The death of a loved one is always sad and upsetting. However, when it comes to grieving, the particulars of the loss are important. When it’s an expected loss – like the passing of someone who has long suffered through a painful and lingering disease, or the death of a grandparent or great-grandparent that’s had a long and happy life – the loved ones grieving are often able to arrive at acceptance and even peace within an expected time period. In those scenarios, we’ve often had the time to prepare for the loss. We’ve been able to resolve lingering issues and to say our goodbyes.
However, when the death is tragic and unexpected, like the loss of a child or adolescent, the grieving process can be quite different and more difficult. Whether they passed away due to a sudden illness, car accident or a death by suicide, the journey to healing is often a much longer one. MentalHealth.net points out that “the perceived fairness of the loss is also important. Losses that challenge our view of the world as a predictable and fair place are harder to manage.” Each time there is a death of a child or adolescent, it definitely “challenges our view of the world.”
So as parents, how can we cope and how can we help our children cope if a sibling or close friend passes away suddenly? Dr. Joshua Essery from Clarity Child Guidance Center offers us some general words of wisdom.
Do the five stages of grief still apply in the case of a tragic, sudden loss?
Dr. Joshua Essery: The five stages of grief are denial, anger, bargaining, depression and acceptance. People don’t always experience them linearly though. They may experience them in a different order or all at once. There’s not a typical response to loss;it’s a very individual process.
What kinds of emotions do the survivors of tragic loss experience?
Dr. Joshua Essery: It’s common for family members to feel responsible for the death, to feel guilt. They often go through a lot of “if/then” thinking and negotiations. “If I had noticed the signs, they would still be alive,”or, “If I hadn’t allowed them to do ‘x’ then they wouldn’t have died.”
What are some ways to process tragic loss?
Dr. Joshua Essery: Families should talk about the death, the feelings, the fears, the questions and the implied meanings about the loss. Allowing your child and family members to express feelings openly is important. And to understand that feelings are different than behaviors. Feelings just are.
What are some healthy ways to talk about a tragic loss?
Dr. Joshua Essery: Tell stories about the good times, the meaningful and memorable aspects that you’re going to carry into the future and remain in your life forever.
What if someone doesn’t appear to be grieving in an expected way?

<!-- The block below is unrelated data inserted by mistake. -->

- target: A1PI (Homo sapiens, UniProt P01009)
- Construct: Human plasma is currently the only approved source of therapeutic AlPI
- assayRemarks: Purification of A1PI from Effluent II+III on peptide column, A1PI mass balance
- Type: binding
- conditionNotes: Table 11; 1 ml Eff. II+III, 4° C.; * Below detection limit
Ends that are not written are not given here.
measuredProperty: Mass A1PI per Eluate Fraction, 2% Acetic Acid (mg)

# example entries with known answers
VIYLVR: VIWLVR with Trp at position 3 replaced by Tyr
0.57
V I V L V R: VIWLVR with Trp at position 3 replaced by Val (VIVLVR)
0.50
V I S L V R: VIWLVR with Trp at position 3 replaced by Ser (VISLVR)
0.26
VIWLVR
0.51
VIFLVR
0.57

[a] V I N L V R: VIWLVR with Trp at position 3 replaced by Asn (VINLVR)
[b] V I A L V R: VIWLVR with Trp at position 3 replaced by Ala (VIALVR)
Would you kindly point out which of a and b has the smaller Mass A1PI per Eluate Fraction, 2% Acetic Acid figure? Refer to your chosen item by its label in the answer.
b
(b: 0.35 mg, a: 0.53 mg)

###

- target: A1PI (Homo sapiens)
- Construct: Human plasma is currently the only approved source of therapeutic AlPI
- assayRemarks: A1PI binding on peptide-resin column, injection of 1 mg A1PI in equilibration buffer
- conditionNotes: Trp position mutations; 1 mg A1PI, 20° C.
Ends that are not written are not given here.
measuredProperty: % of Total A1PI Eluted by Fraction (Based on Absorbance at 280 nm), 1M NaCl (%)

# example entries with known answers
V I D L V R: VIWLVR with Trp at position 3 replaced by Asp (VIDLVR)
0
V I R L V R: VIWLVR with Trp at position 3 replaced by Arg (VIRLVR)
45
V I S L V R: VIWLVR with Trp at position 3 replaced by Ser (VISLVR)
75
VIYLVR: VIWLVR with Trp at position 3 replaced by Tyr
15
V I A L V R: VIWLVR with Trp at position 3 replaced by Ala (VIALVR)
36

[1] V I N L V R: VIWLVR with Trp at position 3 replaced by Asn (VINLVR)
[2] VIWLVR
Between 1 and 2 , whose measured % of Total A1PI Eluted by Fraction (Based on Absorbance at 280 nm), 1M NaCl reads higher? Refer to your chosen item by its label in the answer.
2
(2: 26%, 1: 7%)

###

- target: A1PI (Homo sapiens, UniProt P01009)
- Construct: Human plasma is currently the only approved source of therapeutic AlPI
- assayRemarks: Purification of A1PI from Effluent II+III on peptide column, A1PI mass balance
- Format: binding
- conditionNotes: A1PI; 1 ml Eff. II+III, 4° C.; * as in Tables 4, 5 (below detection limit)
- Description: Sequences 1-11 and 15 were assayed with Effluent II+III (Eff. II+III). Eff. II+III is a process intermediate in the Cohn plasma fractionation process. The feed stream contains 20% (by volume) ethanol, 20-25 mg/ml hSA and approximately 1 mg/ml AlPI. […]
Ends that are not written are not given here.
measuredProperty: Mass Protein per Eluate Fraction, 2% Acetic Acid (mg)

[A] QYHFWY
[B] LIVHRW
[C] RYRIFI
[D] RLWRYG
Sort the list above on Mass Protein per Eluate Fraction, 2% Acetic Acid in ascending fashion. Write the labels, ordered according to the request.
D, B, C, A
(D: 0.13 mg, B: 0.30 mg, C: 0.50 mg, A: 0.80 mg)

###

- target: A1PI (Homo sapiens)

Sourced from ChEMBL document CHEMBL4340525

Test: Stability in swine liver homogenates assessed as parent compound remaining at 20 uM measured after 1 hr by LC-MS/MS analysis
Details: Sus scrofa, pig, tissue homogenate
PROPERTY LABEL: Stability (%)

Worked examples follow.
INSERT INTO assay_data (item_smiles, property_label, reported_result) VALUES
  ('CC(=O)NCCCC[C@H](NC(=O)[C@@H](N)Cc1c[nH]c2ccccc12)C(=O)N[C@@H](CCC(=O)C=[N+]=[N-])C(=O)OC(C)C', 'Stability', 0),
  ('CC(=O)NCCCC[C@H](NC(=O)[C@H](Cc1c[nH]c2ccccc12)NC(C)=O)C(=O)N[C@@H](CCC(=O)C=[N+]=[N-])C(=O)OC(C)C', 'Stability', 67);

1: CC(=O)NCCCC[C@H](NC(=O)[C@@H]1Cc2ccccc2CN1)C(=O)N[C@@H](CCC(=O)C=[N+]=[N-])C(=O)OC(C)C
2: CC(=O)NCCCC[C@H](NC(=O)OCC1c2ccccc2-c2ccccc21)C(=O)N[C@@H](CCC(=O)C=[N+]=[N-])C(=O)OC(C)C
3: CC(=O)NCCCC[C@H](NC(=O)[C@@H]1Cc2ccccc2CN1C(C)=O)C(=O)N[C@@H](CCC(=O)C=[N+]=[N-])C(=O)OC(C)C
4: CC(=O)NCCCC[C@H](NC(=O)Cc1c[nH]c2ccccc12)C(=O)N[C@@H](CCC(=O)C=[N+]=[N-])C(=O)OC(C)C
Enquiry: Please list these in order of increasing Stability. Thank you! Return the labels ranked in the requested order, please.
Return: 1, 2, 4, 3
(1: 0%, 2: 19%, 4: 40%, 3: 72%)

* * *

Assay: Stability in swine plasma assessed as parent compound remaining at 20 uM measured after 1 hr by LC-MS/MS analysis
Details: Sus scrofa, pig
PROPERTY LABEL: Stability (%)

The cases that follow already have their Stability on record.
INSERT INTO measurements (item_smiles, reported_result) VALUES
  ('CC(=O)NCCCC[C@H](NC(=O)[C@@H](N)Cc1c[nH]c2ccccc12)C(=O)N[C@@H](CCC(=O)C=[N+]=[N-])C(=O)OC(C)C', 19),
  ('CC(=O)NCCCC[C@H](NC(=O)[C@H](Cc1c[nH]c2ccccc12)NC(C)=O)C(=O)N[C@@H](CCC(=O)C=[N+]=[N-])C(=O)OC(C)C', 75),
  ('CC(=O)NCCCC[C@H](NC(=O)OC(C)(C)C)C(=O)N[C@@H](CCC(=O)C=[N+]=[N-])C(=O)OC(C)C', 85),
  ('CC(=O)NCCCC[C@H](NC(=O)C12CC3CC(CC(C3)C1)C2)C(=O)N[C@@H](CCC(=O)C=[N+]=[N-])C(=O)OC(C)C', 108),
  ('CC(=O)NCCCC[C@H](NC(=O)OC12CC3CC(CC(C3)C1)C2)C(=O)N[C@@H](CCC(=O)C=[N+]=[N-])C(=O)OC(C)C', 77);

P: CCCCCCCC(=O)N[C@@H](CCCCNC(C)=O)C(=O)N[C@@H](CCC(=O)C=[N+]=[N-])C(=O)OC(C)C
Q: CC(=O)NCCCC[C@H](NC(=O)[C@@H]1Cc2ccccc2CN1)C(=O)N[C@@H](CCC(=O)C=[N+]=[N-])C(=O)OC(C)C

Dr. Joshua Essery: It’s important to recognize people respond differently to loss. There are no right or wrong feelings. In fact, there could be no feelings at all. And that’s ok.
When going through the grieving process, are there any mistakes survivors can make?
Dr. Joshua Essery: The biggest risk is to pretend that nothing happened or to avoid recognizing the loss at all.
When survivors are a little further in the grieving process, how can they best honor their loved one?
Dr. Joshua Essery: Memorializing the person in some physical way is powerful. Expressing feelings through poetry or art is healing. Some families like to host a memorial dinner every year on their loved one’s birthday.
For those children that may be experiencing a sudden and tragic loss, The Children’s Bereavement Center of South Texas is a wonderfully helpful resource. This organization provides peer grief support groups for children, adolescents, young adults and their families that have experienced a death.
Whether we embrace it or not, loss in our lives is inevitable. It’s an absolute natural part of our journey as humans. The way we react to death has a lot to do with how we’re able to carry on and move forward. Will we be able to heal and grow from our loss? Or will we let the loss define who we are for the rest of our days? Dr. Essery points out, “Parents may use the opportunity to talk their child about something greater, allowing the loss to be a window to spiritual life and the importance of faith. “
Whether a death of a loved one is expected or sudden, it’s important that mourners take the steps they need to process the loss on their terms and in their own time. If, however, you feel that you or your child is stuck in the grieving process, then it’s important to seek out professional help. Clarity Child Guidance Center is a resource that can help guide your child through this difficult time. If they are dealing with depression, anxiety or other mental health needs as a result of the loss, please do not grieve alone – there is help and hope for the journey.